The Feast of the Seven Fishes. Credit: Trevor Dixon.

In addition to restoring the physical infrastructure of the building to operation as a full-service bar and restaurant four nights a week, Baldino importantly expanded its charter to welcome “all Americans; any race, any culture.

“These clubs were a way for [the founding members]  to build the community, and to have one,” he said. “To read their logs and what they were talking about, it just meant so much to them to become Americans.

“[I’m] about continuing the tradition and bringing it to everybody,” he said.

For Baldino, the linchpin of that tradition is its cuisine, and in a city awash in Italian cuisine, there are few who execute it as well as he.

An eight-time James Beard Award semifinalist for his Collingswood BYOB Zeppoli, the chef who got his start in South Philadelphia’s Italian neighborhoods celebrates their recipes in a kitchen where many of them were first executed.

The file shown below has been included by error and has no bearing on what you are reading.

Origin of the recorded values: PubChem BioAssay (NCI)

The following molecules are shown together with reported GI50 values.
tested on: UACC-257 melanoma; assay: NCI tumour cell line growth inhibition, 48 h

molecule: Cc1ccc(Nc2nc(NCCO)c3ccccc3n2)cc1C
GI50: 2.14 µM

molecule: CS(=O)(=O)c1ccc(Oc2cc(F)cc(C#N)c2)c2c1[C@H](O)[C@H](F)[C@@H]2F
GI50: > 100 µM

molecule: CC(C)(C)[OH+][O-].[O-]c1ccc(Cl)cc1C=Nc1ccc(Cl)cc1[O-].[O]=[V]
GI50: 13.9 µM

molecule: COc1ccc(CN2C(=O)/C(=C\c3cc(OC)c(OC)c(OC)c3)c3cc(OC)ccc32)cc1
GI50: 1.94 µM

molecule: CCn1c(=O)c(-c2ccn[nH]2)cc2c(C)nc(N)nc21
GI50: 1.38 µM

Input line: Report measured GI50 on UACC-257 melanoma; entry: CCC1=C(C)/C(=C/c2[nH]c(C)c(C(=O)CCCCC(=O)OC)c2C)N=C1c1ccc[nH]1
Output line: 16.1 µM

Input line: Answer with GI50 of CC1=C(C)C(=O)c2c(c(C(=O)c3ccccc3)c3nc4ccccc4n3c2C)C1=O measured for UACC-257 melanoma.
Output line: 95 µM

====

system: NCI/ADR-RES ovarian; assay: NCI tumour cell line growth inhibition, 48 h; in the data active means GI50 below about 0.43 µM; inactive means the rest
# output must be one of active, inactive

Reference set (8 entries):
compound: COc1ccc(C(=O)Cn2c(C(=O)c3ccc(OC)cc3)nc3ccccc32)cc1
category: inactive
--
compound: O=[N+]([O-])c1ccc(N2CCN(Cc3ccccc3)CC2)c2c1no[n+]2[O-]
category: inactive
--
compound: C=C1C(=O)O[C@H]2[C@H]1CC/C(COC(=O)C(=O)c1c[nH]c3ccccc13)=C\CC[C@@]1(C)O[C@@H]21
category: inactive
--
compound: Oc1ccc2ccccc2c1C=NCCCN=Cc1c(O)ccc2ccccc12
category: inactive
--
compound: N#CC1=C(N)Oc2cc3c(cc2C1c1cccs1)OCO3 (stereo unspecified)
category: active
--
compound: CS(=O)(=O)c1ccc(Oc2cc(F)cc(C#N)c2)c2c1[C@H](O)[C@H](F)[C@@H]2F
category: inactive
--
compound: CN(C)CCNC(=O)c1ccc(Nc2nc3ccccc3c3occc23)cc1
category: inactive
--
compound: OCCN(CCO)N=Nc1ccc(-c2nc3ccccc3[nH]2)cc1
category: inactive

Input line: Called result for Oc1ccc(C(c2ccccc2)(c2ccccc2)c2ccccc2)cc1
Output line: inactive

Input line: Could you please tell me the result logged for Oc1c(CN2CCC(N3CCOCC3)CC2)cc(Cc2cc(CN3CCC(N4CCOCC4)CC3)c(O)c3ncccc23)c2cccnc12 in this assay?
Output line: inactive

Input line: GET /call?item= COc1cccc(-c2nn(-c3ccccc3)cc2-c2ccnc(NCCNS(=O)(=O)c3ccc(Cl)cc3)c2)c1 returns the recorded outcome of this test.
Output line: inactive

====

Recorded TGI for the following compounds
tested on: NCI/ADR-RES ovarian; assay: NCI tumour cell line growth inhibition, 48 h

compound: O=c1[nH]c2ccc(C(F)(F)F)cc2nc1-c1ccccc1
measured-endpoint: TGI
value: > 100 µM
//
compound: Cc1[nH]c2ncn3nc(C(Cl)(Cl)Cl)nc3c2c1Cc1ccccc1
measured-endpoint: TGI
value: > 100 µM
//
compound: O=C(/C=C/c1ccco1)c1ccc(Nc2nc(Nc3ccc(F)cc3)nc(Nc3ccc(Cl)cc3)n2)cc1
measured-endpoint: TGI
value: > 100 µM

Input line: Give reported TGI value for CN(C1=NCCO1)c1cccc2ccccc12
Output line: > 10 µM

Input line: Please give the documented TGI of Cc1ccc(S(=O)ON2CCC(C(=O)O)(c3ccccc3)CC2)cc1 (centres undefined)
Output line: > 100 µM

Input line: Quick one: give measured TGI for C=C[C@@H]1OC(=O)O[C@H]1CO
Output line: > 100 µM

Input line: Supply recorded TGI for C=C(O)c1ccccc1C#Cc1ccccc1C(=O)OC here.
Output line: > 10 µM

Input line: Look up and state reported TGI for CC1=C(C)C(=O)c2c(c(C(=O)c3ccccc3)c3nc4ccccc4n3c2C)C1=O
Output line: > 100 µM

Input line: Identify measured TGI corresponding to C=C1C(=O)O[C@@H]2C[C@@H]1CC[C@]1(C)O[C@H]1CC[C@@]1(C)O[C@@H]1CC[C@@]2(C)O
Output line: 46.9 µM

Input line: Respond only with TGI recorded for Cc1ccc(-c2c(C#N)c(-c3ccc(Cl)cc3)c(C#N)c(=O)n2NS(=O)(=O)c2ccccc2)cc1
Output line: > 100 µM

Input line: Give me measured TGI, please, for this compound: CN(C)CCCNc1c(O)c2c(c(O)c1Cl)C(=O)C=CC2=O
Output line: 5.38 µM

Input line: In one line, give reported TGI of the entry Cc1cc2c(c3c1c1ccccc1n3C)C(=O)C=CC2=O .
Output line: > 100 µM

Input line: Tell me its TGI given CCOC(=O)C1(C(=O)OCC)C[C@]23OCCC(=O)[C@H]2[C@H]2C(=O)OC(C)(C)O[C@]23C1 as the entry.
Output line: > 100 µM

Accentuated by the loving eye of Fishtown photographer Trevor Dixon, Dinner at the Club brings Baldino’s dishes to a broad audience in a highly accessible way. From appetizers through dessert and cocktails, the chef opens up his menus as though he’s opening the door to the kitchen at Palizzi and showing you around.

Cocktails at the Palizzi Social Club. Credit: Trevor Dixon.

“There’s a ton of great utility in this book,” Erace said.

“I think it’s a really great balance between recipes that are approachable, but will also really make you a better cook at home.

“They come from Joey’s mother, grandmother, aunt, uncle, but they’re all filtered through the lens of a professional chef,” he said.